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WSJ's Zweig Misfires Touting Latest Back-testing Breakthrough

While not taking Mr. Zweig’s alliteration too literally, I still think he’s off-base. It’s a tall order to ask Mr. Zweig’s largely retail investor readership to gauge exactly when the “quality” fund boom will be over. One only needs to see the price action in Apple over the past six months to see how difficult it is to guess when a stock “bust” is over. Asking a retail investor to parse the popularity graph of an investing trend? While amateurs often out-perform the pros, I think this is too much to ask.

So I’ll simply end this with another excerpt from Mr. Zweig’s fine 2009 column, wherein a money manager calls data mining “one of the leading causes of the evaporation of money, especially in quantitative strategies."

Update (3/19) - Jason Zweig sent in the following response:

Backtesting typically has several undesirable characteristics: 1) it's conducted over relatively short time periods, often 10 years or less; 2) the "strategies" tested are often complex, featuring multiple variables weighted in unusual relationships to each other; 3) only one market or asset class is tested; 4) no theory accounts parsimoniously for the evidence.

In the case of the "quality" factor, however, these limitations aren't present.  Novy-Marx went back to the 1960s, and both DFA and AQR extended the period back to 1926.  The strategy tested was extraordinarily simple: revenue minus COGS divided by assets (adjusted for debt when financials are included).  DFA and AQR have tested the strategy across large and small US stocks, as well as international and emerging markets stocks, over the longest time periods for which data are available.  Finally, the results can be explained by fairly simple theories; for instance, investors might be behaviorally overweighting the predictability and importance of earnings, which are more salient and short-term than gross profitability.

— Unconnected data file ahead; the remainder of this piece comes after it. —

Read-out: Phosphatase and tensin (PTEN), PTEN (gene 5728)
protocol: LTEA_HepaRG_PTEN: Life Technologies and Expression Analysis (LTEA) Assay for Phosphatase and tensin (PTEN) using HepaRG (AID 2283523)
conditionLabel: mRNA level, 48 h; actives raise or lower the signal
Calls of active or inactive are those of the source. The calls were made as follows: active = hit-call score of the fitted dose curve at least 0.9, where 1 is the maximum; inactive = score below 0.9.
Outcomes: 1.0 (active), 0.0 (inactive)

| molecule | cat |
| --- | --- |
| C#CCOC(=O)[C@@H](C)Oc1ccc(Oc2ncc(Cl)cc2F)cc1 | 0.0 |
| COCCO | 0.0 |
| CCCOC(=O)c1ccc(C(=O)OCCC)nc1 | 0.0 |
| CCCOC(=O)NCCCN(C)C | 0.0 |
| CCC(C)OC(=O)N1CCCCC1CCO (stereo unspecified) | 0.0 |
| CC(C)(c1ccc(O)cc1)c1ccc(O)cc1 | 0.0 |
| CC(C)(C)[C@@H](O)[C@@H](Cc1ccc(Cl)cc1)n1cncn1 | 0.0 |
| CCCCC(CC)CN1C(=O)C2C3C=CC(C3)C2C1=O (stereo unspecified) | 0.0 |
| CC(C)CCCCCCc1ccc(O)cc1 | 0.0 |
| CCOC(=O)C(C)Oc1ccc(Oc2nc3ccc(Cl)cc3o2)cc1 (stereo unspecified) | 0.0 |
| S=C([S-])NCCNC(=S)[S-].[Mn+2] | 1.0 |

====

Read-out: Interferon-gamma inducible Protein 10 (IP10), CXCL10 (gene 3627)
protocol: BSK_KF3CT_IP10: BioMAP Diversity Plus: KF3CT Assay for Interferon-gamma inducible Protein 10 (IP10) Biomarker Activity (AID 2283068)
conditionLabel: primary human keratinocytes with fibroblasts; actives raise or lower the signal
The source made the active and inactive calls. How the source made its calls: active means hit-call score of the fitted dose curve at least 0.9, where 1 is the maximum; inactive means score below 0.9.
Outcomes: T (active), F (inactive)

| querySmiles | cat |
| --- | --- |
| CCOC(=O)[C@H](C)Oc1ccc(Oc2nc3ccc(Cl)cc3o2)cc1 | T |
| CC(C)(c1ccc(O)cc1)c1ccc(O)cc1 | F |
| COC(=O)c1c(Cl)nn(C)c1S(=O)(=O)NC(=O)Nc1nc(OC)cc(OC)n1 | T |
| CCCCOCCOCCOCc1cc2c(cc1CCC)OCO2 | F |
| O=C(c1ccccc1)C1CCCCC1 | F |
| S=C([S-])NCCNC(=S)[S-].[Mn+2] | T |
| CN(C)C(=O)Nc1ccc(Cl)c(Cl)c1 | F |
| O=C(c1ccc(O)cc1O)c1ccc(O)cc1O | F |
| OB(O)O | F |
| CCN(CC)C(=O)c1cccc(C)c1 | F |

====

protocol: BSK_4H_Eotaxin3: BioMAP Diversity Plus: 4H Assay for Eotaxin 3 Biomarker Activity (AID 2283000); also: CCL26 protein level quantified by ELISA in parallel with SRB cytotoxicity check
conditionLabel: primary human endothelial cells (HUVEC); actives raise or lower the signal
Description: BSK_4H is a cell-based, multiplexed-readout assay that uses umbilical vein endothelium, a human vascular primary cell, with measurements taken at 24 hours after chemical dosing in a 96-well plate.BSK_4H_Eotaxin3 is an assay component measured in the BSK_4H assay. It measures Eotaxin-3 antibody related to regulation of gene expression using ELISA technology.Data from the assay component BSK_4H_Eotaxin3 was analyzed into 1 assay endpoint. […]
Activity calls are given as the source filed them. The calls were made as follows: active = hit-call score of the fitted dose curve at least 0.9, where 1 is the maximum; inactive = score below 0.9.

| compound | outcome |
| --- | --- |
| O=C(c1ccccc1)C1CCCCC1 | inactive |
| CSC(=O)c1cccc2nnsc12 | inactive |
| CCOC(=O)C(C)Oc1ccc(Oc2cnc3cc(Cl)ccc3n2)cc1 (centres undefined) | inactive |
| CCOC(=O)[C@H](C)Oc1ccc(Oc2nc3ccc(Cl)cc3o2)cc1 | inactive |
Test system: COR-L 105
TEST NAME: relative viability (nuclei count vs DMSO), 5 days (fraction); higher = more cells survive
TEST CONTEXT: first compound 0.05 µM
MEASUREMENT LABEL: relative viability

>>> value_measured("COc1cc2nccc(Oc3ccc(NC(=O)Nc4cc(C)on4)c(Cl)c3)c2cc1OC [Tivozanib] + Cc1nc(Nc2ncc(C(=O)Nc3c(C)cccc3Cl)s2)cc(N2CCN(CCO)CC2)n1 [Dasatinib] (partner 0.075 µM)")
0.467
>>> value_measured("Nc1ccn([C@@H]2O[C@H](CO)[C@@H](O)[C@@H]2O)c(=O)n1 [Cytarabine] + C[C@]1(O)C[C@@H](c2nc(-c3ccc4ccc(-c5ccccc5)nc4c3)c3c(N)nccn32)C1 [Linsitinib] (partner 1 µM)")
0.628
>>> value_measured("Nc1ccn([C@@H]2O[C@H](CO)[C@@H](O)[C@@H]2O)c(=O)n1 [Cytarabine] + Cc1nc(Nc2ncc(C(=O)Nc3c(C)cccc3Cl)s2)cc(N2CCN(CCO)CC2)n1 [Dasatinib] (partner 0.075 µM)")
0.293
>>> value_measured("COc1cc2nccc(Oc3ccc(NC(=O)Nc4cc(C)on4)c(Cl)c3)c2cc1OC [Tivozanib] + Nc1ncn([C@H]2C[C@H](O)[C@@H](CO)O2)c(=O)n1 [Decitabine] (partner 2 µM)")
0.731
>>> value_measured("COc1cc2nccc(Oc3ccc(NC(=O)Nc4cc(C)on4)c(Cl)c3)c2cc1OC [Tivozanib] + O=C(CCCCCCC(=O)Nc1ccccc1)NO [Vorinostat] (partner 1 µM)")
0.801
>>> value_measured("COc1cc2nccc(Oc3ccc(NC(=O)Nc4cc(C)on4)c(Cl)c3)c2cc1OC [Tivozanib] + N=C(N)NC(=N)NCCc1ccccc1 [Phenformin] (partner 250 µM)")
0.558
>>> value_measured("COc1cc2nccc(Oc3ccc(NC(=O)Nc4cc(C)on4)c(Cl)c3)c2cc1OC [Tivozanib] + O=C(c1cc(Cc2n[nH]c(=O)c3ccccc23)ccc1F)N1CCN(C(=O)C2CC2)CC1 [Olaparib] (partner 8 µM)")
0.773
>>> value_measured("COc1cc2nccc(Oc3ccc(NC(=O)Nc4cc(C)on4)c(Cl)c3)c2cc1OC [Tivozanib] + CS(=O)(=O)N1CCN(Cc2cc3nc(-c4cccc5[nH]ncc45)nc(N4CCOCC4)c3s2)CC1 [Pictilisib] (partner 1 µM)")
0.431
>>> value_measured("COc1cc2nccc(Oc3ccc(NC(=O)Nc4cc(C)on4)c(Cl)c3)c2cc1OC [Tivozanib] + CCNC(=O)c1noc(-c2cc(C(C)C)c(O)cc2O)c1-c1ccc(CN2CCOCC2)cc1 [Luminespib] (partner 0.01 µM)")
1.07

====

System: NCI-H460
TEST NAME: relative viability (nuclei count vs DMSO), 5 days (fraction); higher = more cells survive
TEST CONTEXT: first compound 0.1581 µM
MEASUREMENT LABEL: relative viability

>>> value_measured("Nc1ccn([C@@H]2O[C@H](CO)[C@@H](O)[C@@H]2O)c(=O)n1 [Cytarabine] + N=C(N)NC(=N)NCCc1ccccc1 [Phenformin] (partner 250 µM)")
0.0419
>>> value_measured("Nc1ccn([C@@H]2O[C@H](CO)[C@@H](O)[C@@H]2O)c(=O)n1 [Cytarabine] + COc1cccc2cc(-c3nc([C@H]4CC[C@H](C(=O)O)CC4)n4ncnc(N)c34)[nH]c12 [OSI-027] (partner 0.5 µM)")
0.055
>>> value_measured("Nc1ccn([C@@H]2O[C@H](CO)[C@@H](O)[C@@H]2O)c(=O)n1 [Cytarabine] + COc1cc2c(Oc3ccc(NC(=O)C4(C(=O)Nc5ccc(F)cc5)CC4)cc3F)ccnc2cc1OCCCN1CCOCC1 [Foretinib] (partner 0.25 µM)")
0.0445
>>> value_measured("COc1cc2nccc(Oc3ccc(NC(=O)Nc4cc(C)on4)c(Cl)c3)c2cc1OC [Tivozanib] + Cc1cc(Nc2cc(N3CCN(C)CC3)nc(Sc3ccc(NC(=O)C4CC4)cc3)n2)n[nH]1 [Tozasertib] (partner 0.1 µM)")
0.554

For all of these reasons, I'm fairly confident these results aren't merely data-mined.  They could be, but so could the value and size effects for that matter.  I'd say it's not very likely.

Barry Randall

Barry Randall

Crabtree Asset Management was founded by Barry Randall, who serves as the firm's Chief Investment Officer. Mr. Randall has worked

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